It would perfect sense if the goal were simply to clog up the streets, now wouldn't it? Don't the bike activists call that "corking"?...

...which, by the way, I'd assume would eventually attract the attention of Homeland Security.

Not surprised, not surprised at all!
Just wow is right.
Feel sorry for those neighborhoods overtaken by the band of cyclists. Am sure some of the people living there would like a little peace and quiet in their homes and streets, from their hectic week.
What is wrong with Springwater trail and Gateway Greenway, etc? Why go through residential areas? Seems like an army here taking over territory.
It is one thing to have an occasional "sunday parkway" but give an inch and take a mile by making streets permanent is the message here!

Just want to add, am not against people who bicycle and see the value of the exercise, etc. but am against being propagandized and pushed by certain groups here.

Enough is enough, too much in the faces of the rest of the people here visually and then the finances towards this when the economy needs prudence on projects.

What is next, how far does the lobbyist bike group intend to take this?

I'm a daily rider on Going from around NE 35th. And a couple of times a week, I'm a pedestrian walking the dog there. There really isn't much motor traffic at all during the commute times and it is pleasant. I see many more residents out and about in their yards or with their kids than I see on high speed Prescott just a block over. I'm pretty sure the vast, vast majority of residents would prefer the bike vehicle traffic noise on Going as opposed to the motor traffic noise on Prescott.

That said, I agree that producing and sending out propaganda like this should not be part of the City's agenda.

Now that I think more about it, maybe disguising it as a "community event" is actually diabolically brilliant.

And so what if local residents feel harrassed? Doesn't it only further the goal? If they don't want to live in the settlement being forced on them, they're free to move and someone who wants to be there can move in and take their place, increasing the headcount and political clout of the desired thinkers.

And if those harrassed do something unpleasant, sure, there may be collateral damage, but they wind up in the penal system, a problem gets removed from the colony, and again the goal is furthered along.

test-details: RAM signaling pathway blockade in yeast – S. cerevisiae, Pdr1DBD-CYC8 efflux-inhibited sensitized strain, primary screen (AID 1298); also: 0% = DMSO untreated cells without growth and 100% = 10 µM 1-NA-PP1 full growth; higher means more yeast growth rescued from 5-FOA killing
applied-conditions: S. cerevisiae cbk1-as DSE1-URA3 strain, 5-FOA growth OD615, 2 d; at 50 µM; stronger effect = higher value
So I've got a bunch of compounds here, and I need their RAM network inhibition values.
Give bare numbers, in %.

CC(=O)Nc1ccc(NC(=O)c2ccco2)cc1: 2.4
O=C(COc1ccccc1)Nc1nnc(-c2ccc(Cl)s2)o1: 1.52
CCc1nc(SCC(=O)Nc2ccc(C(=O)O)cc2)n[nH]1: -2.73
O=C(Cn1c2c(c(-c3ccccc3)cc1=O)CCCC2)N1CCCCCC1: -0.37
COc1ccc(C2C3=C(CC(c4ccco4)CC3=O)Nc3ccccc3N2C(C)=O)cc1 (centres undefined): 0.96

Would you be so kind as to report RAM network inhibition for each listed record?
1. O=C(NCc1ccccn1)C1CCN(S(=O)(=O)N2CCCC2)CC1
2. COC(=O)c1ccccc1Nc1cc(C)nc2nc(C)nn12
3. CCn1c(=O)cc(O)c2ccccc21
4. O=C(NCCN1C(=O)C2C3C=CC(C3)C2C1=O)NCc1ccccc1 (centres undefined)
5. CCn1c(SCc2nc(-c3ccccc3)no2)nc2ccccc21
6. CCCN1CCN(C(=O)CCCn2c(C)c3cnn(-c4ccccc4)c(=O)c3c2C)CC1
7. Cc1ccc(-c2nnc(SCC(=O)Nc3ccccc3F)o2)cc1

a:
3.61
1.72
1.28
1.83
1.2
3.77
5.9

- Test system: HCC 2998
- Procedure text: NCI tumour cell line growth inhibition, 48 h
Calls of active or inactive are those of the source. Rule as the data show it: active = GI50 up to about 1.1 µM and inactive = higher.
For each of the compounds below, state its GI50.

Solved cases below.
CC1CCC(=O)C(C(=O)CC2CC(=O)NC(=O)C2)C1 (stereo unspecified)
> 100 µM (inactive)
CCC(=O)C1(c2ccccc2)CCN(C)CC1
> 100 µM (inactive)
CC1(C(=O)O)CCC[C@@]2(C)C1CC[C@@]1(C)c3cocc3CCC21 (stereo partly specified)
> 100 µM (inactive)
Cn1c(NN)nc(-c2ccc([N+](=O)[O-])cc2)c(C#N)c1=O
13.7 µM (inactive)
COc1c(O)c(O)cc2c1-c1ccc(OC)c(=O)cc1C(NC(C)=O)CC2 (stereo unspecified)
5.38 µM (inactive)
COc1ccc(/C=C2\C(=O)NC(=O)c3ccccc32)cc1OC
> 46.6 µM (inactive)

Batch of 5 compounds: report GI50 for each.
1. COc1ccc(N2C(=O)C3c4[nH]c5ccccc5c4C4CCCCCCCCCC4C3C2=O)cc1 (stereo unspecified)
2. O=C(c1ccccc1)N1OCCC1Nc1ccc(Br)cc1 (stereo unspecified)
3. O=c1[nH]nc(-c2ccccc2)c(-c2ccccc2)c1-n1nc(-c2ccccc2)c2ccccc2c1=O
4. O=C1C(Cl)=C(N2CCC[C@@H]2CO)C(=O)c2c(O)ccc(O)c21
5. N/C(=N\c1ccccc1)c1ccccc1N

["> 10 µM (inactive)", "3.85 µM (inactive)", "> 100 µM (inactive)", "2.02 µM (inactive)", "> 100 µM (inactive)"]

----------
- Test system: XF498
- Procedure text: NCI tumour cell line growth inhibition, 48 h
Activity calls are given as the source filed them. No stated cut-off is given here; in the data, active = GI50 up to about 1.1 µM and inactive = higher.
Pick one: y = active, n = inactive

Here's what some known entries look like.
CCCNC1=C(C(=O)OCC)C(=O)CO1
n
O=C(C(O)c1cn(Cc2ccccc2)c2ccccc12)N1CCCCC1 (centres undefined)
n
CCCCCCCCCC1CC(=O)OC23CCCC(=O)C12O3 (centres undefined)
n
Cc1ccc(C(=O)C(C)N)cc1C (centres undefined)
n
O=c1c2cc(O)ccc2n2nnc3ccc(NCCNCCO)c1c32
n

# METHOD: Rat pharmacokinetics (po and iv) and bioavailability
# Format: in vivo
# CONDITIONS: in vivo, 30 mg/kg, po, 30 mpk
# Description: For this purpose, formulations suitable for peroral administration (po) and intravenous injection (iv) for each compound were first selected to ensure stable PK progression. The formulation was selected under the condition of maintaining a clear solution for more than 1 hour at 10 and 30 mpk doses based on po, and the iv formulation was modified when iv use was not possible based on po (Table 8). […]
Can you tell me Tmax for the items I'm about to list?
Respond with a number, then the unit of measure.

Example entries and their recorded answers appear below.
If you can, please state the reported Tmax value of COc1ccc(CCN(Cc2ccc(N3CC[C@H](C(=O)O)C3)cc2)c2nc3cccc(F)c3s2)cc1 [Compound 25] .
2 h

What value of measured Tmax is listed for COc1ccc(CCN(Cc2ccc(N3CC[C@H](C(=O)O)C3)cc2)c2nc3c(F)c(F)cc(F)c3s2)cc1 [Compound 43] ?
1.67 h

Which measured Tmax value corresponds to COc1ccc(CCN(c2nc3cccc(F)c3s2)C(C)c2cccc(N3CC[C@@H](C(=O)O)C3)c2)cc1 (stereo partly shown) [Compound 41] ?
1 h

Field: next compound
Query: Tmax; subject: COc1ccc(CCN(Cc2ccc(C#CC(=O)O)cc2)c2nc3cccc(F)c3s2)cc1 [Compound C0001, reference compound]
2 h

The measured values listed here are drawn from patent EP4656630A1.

If I can think of it, so can people who sit around scheming up clever, manipulative, and dishonest ways to achieve an agenda.

However, when one buys property on a busier street to live on, they already know what comes with it....
different than one who buys property on a quiet street because that is what they bought it for.
Having bicyclists going through neighborhood streets is not so much the issue here as having streets designated as such permanently.
Propaganda is one thing, how about finances and fairness? There are some streets where the white lines for vehicles are nearly vanished, why for lack of money for labor and paint?
The focus in on freshly painted streets for the bikes.

Mr. Grumpy:...If I can think of it, so can people who sit around scheming up clever, manipulative, and dishonest ways to achieve an agenda.

And they do!!

I wonder how much of the agenda would be accomplished
if those who desire it were paying for it?

I don't get the need for Sunday Parkways. Many of Portland's roads are very casual on Sundays even without Sunday Parkways. I've never had any problem getting around on bike or walking on Sundays anyways. All Sunday Parkways does is obstruct other forms of commuting such as Sunday automobile trips; and gives the police extra over time pay. What A Waste!